by Carol Hoffnagle
This series of drawings combines elements of topographical maps, architectural renderings, blueprints, calligraphy, symbols—anything that I find visually interesting.
The process starts with a review of available images I have collected. Some of these I enlarge, reduce or italicize on a photocopier. I then make a rough drawing on graph paper by tracing the elements utilizing a light table. When I have everything placed where I want it, I trace it all again on a clean sheet of graph paper, this time making the lines more precise. The drawing is then enlarged and photocopied. I transfer the image to the final drawing paper by tracing the lines a third time, using carbon paper. At this point the drawing appears as clean black lines on a white background.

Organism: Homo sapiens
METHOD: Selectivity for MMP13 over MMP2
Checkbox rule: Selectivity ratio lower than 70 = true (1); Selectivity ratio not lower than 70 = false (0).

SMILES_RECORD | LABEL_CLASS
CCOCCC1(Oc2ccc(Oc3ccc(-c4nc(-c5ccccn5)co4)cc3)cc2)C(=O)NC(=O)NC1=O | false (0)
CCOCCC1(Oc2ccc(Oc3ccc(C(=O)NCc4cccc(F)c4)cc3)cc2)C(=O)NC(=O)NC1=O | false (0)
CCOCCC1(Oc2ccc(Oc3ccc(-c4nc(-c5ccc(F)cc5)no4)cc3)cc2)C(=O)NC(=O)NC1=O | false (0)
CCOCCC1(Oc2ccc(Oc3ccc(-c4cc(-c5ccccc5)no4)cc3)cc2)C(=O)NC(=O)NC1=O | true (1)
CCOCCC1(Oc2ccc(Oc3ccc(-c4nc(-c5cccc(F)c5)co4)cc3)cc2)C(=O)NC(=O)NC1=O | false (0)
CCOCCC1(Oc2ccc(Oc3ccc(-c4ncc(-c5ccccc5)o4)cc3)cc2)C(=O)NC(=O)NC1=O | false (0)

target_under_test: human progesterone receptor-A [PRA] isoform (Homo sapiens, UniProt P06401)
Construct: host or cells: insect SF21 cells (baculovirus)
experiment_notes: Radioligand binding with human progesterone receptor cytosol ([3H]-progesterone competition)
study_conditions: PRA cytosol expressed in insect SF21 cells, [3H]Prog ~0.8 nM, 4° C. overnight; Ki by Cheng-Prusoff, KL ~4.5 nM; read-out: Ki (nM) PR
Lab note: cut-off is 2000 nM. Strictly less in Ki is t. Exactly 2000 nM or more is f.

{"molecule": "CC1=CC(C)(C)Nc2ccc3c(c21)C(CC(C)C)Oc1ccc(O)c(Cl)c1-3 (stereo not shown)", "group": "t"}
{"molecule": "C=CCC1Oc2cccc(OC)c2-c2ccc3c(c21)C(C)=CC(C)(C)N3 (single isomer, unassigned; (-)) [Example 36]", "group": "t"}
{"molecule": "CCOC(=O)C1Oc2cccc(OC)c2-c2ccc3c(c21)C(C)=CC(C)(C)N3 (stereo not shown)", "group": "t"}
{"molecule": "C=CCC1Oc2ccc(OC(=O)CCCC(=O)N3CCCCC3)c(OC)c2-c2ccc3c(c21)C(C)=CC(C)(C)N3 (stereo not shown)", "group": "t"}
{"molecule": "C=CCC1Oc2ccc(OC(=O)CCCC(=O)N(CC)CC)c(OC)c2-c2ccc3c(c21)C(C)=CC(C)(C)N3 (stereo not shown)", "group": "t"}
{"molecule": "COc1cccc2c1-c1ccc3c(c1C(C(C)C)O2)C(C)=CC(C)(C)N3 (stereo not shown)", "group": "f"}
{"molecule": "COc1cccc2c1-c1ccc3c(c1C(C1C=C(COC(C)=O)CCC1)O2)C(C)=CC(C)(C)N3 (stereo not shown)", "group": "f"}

Everything is then colored by hand with colored pencil. Although there are 132 colors in the Prismacolor pencil collection, I usually use only about half the available colors, the others being mostly greys and darks. The final step in the process is again tracing over the black lines with a black pencil to emphasize them and spraying the drawing with a fixative which brightens and fixes the colors. On the larger drawings, which are 30″ x 44″, the entire process can take as much as 60-70 hours.
The titles are chosen for the way they sound and their inherent ambiguity. Most of them come from Barbara Tuchman’s Stilwell and the American Experience in China. While reading this book I noticed the author’s interesting way of phrasing things, and I started writing down phrases and words I liked. I feel they reflect the same ambiguity I attempt in my drawings.